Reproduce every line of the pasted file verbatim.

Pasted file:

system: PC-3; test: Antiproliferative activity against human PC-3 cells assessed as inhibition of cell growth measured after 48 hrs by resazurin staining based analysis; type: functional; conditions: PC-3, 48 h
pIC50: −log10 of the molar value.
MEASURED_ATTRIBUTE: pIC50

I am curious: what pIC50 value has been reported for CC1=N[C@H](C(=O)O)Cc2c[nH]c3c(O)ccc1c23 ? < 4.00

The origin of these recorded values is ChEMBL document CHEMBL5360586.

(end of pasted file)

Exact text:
system: PC-3; test: Antiproliferative activity against human PC-3 cells assessed as inhibition of cell growth measured after 48 hrs by resazurin staining based analysis; type: functional; conditions: PC-3, 48 h
pIC50: −log10 of the molar value.
MEASURED_ATTRIBUTE: pIC50

I am curious: what pIC50 value has been reported for CC1=N[C@H](C(=O)O)Cc2c[nH]c3c(O)ccc1c23 ? < 4.00

The origin of these recorded values is ChEMBL document CHEMBL5360586.